Gerygone modesta 

Scope: Global
Language: English

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Taxonomy [top]

Kingdom Phylum Class Order Family
Animalia Chordata Aves Passeriformes Acanthizidae

Scientific Name: Gerygone modesta Pelzeln, 1860
Common Name(s):
English Norfolk Gerygone, Norfolk Island Gerygone
Taxonomic Source(s): Christidis, L. and Boles, W.E. 2008. Systematics and Taxonomy of Australian Birds. CSIRO Publishing, Collingwood, Australia.
Identification information: 9-10 cm. Small, dull-coloured warbler. Dull grey-brown above and whitish below, greyer on face and flanks. Sexes similar. Slender, longish, black bill. White line from base of bill, above dark lores, over eyes. Broken white orbital ring. Tail has indistinct darker subterminal band with white spots except on central feathers. Juvenile more yellow, especially on throat. Similar spp. White-eyes Zosterops spp. are larger with prominent white eye-ring, more yellow or green overall and with differing voice. Voice Warble, rising and falling in pitch.

Assessment Information [top]

Red List Category & Criteria: Near Threatened ver 3.1
Year Published: 2016
Date Assessed: 2016-10-01
Assessor(s): BirdLife International
Reviewer(s): Butchart, S. & Symes, A.
Contributor(s): Christian, M., Holdaway, R. & Ward, R.
Facilitator/Compiler(s): Benstead, P., Garnett, S., McClellan, R., Symes, A. & Taylor, J.
This species is classified as Near Threatened because although it has a very small range and population on a single island, its population is estimated to be stable or increasing and it has not been significantly affected by introduced predators, including rats, and therefore there is not thought to be any plausible threat likely to lead to very rapid future declines. If such a plausible future threat were to be identified it would warrant classification as Vulnerable, and any evidence of declines would likely lead to its reclassification in a higher threat category.

Previously published Red List assessments:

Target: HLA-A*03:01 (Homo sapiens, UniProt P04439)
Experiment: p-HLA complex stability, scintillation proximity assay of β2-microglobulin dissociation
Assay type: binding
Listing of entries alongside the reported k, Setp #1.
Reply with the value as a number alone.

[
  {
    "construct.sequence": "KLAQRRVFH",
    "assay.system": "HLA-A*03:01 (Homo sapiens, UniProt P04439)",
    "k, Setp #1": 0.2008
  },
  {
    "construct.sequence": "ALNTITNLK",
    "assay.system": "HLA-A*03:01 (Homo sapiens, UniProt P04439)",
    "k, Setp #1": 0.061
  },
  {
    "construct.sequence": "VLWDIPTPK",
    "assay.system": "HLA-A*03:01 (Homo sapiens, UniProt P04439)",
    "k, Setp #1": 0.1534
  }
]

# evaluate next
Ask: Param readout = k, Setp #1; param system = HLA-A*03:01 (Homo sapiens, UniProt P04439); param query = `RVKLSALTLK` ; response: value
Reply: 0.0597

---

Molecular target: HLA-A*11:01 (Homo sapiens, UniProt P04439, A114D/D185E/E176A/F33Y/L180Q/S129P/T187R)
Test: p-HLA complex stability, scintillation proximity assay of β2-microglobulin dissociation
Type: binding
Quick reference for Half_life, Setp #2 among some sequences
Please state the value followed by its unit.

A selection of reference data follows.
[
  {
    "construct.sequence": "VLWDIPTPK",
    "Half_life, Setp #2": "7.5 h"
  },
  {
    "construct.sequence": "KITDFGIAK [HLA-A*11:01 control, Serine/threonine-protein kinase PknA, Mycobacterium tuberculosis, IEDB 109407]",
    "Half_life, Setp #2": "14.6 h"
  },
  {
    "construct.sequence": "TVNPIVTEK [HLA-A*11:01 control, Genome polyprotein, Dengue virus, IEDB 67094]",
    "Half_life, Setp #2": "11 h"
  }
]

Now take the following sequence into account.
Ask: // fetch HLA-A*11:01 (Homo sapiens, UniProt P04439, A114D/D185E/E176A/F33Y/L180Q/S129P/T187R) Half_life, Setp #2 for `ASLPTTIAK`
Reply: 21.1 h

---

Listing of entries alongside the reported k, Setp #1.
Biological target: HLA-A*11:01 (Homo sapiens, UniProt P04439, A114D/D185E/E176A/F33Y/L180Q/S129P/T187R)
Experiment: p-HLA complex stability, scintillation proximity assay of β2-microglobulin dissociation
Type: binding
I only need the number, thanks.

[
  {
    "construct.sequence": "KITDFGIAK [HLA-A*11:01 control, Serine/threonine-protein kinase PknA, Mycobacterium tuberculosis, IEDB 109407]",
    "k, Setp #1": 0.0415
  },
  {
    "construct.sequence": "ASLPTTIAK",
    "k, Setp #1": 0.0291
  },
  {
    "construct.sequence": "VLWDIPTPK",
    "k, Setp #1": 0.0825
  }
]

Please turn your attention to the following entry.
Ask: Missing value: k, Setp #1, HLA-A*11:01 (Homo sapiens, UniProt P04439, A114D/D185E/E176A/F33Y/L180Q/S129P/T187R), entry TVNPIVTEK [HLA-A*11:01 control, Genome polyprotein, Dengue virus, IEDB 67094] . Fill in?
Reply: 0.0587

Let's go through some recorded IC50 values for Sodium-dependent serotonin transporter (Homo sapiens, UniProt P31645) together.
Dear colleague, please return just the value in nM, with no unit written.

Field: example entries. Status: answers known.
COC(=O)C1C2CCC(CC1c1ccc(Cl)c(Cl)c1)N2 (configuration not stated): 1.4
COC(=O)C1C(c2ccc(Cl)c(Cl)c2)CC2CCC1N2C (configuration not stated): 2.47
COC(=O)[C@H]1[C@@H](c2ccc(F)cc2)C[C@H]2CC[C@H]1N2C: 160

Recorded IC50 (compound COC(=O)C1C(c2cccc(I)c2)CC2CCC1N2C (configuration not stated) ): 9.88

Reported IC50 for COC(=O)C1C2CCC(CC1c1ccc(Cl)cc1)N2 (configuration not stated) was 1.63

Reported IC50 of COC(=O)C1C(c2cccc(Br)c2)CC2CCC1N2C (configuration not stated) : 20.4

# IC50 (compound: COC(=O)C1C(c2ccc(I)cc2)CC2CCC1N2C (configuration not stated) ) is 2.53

Geographic Range [top]

Range Description:Gerygone modesta is endemic to Norfolk Island (to Australia). It is widespread and abundant on the island, and is thought to number c.10,000 individuals (Garnett et al. 2011). The population is probably stable (R. Ward, M. Christian and R. Holdaway in litt. 2007, Garnett et al. 2011).

Countries occurrence:
Norfolk Island
Additional data:
Estimated area of occupancy (AOO) - km2:36Continuing decline in area of occupancy (AOO):Unknown
Extreme fluctuations in area of occupancy (AOO):NoEstimated extent of occurrence (EOO) - km2:45
Continuing decline in extent of occurrence (EOO):UnknownExtreme fluctuations in extent of occurrence (EOO):No
Number of Locations:1Continuing decline in number of locations:Unknown
Extreme fluctuations in the number of locations:No
Range Map:Click here to open the map viewer and explore range.

Population [top]

Population:The population within Norfolk Island National Park is estimated at at least 3,800 pairs (G. Dutson pers. obs.), with many more hundreds outside the park. The total population is therefore estimated at c.10,000 mature individuals (Garnett et al. 2011).

Trend Justification:  The population is suspected to be stable or slightly increasing (Garnett and Crowley 2000; R. Ward, M. Christian and R. Holdaway in litt. 2007, Garnett et al. 2011), and there are no immediate serious threats to the species.